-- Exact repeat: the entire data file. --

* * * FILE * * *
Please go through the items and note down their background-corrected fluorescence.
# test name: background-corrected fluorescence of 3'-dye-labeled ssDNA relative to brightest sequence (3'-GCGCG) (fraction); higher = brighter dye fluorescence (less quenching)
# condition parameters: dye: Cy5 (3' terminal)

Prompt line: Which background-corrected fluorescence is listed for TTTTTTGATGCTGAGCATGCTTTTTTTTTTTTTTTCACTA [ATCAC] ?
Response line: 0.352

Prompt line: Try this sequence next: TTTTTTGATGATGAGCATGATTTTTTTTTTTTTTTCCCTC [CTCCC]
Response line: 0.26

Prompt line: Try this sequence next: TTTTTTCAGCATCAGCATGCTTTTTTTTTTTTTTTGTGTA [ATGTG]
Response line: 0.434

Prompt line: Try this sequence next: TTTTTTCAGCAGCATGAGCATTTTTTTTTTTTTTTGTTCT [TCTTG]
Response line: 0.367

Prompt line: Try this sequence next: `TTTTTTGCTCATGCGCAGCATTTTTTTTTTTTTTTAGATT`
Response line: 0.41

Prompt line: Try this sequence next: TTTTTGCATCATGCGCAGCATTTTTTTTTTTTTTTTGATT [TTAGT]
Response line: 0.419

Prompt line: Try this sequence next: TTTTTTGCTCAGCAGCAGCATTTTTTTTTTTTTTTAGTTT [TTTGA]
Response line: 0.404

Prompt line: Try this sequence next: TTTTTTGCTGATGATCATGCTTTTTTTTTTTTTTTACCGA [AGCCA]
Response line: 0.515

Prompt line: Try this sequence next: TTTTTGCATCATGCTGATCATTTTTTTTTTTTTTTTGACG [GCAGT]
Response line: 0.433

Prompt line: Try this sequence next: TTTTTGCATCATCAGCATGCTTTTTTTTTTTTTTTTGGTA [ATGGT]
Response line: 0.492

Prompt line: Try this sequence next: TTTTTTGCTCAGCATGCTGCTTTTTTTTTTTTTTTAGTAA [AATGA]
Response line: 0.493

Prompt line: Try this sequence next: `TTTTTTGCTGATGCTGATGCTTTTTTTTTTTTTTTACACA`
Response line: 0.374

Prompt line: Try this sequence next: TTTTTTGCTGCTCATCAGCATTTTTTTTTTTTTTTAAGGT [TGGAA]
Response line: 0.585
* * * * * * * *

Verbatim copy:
Please go through the items and note down their background-corrected fluorescence.
# test name: background-corrected fluorescence of 3'-dye-labeled ssDNA relative to brightest sequence (3'-GCGCG) (fraction); higher = brighter dye fluorescence (less quenching)
# condition parameters: dye: Cy5 (3' terminal)

Prompt line: Which background-corrected fluorescence is listed for TTTTTTGATGCTGAGCATGCTTTTTTTTTTTTTTTCACTA [ATCAC] ?
Response line: 0.352

Prompt line: Try this sequence next: TTTTTTGATGATGAGCATGATTTTTTTTTTTTTTTCCCTC [CTCCC]
Response line: 0.26

Prompt line: Try this sequence next: TTTTTTCAGCATCAGCATGCTTTTTTTTTTTTTTTGTGTA [ATGTG]
Response line: 0.434

Prompt line: Try this sequence next: TTTTTTCAGCAGCATGAGCATTTTTTTTTTTTTTTGTTCT [TCTTG]
Response line: 0.367

Prompt line: Try this sequence next: `TTTTTTGCTCATGCGCAGCATTTTTTTTTTTTTTTAGATT`
Response line: 0.41

Prompt line: Try this sequence next: TTTTTGCATCATGCGCAGCATTTTTTTTTTTTTTTTGATT [TTAGT]
Response line: 0.419

Prompt line: Try this sequence next: TTTTTTGCTCAGCAGCAGCATTTTTTTTTTTTTTTAGTTT [TTTGA]
Response line: 0.404

Prompt line: Try this sequence next: TTTTTTGCTGATGATCATGCTTTTTTTTTTTTTTTACCGA [AGCCA]
Response line: 0.515

Prompt line: Try this sequence next: TTTTTGCATCATGCTGATCATTTTTTTTTTTTTTTTGACG [GCAGT]
Response line: 0.433

Prompt line: Try this sequence next: TTTTTGCATCATCAGCATGCTTTTTTTTTTTTTTTTGGTA [ATGGT]
Response line: 0.492

Prompt line: Try this sequence next: TTTTTTGCTCAGCATGCTGCTTTTTTTTTTTTTTTAGTAA [AATGA]
Response line: 0.493

Prompt line: Try this sequence next: `TTTTTTGCTGATGCTGATGCTTTTTTTTTTTTTTTACACA`
Response line: 0.374

Prompt line: Try this sequence next: TTTTTTGCTGCTCATCAGCATTTTTTTTTTTTTTTAAGGT [TGGAA]
Response line: 0.585